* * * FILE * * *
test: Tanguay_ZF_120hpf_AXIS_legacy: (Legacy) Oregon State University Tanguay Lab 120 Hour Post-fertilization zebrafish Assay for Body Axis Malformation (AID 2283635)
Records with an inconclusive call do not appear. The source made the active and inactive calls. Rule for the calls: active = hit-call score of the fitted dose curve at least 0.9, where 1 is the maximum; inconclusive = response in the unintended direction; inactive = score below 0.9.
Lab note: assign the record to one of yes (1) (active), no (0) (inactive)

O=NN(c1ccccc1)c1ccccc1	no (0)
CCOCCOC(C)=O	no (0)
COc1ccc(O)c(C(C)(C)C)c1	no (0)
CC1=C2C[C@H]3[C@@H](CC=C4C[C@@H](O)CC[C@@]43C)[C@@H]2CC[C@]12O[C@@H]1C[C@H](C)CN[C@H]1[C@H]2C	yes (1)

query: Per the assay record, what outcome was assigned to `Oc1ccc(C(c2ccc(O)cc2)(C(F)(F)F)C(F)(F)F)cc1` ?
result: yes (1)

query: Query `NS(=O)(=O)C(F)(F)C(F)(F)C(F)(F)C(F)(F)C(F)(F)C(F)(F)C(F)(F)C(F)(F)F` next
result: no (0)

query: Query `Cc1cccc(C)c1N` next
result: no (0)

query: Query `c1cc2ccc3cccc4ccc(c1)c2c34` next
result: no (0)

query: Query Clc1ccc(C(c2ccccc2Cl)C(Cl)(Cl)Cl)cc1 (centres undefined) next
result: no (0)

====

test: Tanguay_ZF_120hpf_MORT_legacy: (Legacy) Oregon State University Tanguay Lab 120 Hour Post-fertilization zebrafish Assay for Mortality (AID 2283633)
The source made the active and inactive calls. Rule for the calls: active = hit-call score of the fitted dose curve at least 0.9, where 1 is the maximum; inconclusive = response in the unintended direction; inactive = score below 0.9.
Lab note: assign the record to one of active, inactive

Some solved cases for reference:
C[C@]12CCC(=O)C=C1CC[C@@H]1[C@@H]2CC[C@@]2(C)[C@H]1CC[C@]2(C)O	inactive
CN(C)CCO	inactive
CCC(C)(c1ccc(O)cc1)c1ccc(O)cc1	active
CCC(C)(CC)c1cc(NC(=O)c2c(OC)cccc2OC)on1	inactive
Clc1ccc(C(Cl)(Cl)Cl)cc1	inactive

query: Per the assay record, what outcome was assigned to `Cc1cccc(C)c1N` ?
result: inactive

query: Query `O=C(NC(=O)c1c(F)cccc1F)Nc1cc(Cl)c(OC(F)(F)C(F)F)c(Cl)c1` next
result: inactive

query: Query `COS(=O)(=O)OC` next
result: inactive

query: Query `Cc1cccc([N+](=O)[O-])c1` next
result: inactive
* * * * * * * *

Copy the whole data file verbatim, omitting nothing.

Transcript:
test: Tanguay_ZF_120hpf_AXIS_legacy: (Legacy) Oregon State University Tanguay Lab 120 Hour Post-fertilization zebrafish Assay for Body Axis Malformation (AID 2283635)
Records with an inconclusive call do not appear. The source made the active and inactive calls. Rule for the calls: active = hit-call score of the fitted dose curve at least 0.9, where 1 is the maximum; inconclusive = response in the unintended direction; inactive = score below 0.9.
Lab note: assign the record to one of yes (1) (active), no (0) (inactive)

O=NN(c1ccccc1)c1ccccc1	no (0)
CCOCCOC(C)=O	no (0)
COc1ccc(O)c(C(C)(C)C)c1	no (0)
CC1=C2C[C@H]3[C@@H](CC=C4C[C@@H](O)CC[C@@]43C)[C@@H]2CC[C@]12O[C@@H]1C[C@H](C)CN[C@H]1[C@H]2C	yes (1)

query: Per the assay record, what outcome was assigned to `Oc1ccc(C(c2ccc(O)cc2)(C(F)(F)F)C(F)(F)F)cc1` ?
result: yes (1)

query: Query `NS(=O)(=O)C(F)(F)C(F)(F)C(F)(F)C(F)(F)C(F)(F)C(F)(F)C(F)(F)C(F)(F)F` next
result: no (0)

query: Query `Cc1cccc(C)c1N` next
result: no (0)

query: Query `c1cc2ccc3cccc4ccc(c1)c2c34` next
result: no (0)

query: Query Clc1ccc(C(c2ccccc2Cl)C(Cl)(Cl)Cl)cc1 (centres undefined) next
result: no (0)

====

test: Tanguay_ZF_120hpf_MORT_legacy: (Legacy) Oregon State University Tanguay Lab 120 Hour Post-fertilization zebrafish Assay for Mortality (AID 2283633)
The source made the active and inactive calls. Rule for the calls: active = hit-call score of the fitted dose curve at least 0.9, where 1 is the maximum; inconclusive = response in the unintended direction; inactive = score below 0.9.
Lab note: assign the record to one of active, inactive

Some solved cases for reference:
C[C@]12CCC(=O)C=C1CC[C@@H]1[C@@H]2CC[C@@]2(C)[C@H]1CC[C@]2(C)O	inactive
CN(C)CCO	inactive
CCC(C)(c1ccc(O)cc1)c1ccc(O)cc1	active
CCC(C)(CC)c1cc(NC(=O)c2c(OC)cccc2OC)on1	inactive
Clc1ccc(C(Cl)(Cl)Cl)cc1	inactive

query: Per the assay record, what outcome was assigned to `Cc1cccc(C)c1N` ?
result: inactive

query: Query `O=C(NC(=O)c1c(F)cccc1F)Nc1cc(Cl)c(OC(F)(F)C(F)F)c(Cl)c1` next
result: inactive

query: Query `COS(=O)(=O)OC` next
result: inactive

query: Query `Cc1cccc([N+](=O)[O-])c1` next
result: inactive